Electroconvulsive therapy (ECT) is the most controversial treatment in modern psychiatry. Many people envision “shock therapy” a violent procedure such as the one portrayed in the movie, “One Flew Over the Cukoo’s Nest.” Today, however, the treatment is safe and painless, although not totally without risk given the possibility of memory loss. Among the people who should consider ECT are the following:
1. Persons who are treatment resistant
ECT is by far the most effective treatment available for depression. It is often used on people who are “treatment resistant,” or who have not responded to any medications. People typically respond to medications 40 percent to 70 percent of the time, which may require several trials of different medications. Of those treatment-resistant persons, approximately 85 percent improve with ECT.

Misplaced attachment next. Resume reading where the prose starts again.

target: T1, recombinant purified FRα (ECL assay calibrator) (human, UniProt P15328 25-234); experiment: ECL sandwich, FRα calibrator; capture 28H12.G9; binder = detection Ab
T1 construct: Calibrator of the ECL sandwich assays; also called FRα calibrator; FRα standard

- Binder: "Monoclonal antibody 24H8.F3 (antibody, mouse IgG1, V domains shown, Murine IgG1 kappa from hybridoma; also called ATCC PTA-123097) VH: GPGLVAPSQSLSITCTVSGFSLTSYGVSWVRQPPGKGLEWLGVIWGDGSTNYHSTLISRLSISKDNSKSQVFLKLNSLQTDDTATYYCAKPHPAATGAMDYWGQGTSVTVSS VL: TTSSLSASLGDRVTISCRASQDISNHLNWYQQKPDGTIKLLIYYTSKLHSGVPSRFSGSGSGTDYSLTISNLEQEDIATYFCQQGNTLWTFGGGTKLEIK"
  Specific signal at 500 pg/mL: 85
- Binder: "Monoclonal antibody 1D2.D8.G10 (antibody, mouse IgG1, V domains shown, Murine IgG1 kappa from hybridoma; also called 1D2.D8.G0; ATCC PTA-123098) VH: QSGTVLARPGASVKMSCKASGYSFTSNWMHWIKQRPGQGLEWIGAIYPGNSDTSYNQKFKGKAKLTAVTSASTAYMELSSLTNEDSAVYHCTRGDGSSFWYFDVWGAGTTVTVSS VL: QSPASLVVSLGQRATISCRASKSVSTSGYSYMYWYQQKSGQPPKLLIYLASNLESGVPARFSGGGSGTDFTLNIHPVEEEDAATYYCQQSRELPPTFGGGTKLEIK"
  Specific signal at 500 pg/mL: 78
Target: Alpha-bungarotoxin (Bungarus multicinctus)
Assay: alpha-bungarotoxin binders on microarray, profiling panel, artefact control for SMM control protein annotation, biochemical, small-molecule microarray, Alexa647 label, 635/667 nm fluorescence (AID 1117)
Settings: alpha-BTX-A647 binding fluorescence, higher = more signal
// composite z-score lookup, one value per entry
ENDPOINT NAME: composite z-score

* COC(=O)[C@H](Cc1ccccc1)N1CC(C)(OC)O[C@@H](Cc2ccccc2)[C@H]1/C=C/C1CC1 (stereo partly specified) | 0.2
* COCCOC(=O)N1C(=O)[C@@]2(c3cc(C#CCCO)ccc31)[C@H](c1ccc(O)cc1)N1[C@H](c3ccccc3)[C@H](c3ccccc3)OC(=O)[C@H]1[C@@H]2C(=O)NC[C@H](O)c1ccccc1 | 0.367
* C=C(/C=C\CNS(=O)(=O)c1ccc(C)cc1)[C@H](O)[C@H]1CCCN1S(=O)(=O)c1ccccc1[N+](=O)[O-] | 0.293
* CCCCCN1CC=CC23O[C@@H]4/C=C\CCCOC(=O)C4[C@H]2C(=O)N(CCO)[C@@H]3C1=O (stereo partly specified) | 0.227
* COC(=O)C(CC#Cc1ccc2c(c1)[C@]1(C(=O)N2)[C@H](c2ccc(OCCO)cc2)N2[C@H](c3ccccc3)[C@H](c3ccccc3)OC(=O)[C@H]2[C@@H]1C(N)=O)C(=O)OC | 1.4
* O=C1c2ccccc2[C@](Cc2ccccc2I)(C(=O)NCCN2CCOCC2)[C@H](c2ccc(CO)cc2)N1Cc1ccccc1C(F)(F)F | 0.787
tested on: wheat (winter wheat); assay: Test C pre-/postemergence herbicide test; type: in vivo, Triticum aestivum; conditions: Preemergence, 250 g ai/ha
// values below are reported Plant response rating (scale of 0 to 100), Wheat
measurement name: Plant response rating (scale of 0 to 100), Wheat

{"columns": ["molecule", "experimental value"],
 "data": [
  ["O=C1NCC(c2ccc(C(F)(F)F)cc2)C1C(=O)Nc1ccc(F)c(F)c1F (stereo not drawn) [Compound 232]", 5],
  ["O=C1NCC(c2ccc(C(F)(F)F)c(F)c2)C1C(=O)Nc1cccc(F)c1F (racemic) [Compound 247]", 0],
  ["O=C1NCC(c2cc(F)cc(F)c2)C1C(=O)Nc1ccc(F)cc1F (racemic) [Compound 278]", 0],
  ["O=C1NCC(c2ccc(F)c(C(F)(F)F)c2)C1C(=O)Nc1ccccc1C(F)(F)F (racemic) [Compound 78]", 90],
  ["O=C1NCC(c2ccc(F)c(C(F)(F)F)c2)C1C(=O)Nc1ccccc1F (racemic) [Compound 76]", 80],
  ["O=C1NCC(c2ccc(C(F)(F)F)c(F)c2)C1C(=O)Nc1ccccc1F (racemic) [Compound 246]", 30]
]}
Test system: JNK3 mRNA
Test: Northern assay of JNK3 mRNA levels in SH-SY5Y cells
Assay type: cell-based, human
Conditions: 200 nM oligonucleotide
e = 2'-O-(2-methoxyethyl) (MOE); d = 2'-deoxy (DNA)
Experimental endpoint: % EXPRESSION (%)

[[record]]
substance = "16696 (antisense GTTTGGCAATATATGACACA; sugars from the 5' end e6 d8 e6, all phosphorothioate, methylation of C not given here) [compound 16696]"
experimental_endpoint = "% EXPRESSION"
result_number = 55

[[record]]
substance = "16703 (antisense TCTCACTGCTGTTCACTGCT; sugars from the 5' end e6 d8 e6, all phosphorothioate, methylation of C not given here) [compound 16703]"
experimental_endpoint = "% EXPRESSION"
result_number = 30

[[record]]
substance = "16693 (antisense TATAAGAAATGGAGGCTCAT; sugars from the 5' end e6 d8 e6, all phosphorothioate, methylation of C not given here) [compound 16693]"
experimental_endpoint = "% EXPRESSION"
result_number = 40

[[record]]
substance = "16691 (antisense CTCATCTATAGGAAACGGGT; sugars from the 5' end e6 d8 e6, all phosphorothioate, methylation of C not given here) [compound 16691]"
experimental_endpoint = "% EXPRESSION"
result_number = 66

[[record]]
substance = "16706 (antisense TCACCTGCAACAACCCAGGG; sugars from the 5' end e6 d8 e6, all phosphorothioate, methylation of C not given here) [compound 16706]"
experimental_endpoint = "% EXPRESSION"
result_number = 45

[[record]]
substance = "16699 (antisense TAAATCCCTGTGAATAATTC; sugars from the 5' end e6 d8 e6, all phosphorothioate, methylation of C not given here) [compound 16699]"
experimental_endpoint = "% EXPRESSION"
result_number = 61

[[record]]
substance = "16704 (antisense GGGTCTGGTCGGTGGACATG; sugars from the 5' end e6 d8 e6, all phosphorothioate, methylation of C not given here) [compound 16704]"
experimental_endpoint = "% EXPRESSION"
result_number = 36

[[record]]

2. Persons who are suicidal or severely depressed
If a person is suicidal or severely depressed, ECT is appropriate to consider since most people feel better as fast as after the first or second treatment. Compare that to medications that can take up to 12 weeks to work. For that reason ETC is the first-line treatment in an emergency, when a person is suicidal, psychotic, not eating, or catatonic.
3. Persons who cannot tolerate medication side effects
ECT is considered for persons who cannot tolerate the side effects of medications, especially elderly and pregnant women. All the typical side effect of antidepressants – nausea, fatigue, headaches, tremors, dry mouth, drowsiness, agitation – are not associated with ECT.
Originally published on Sanity Break at Everyday Health.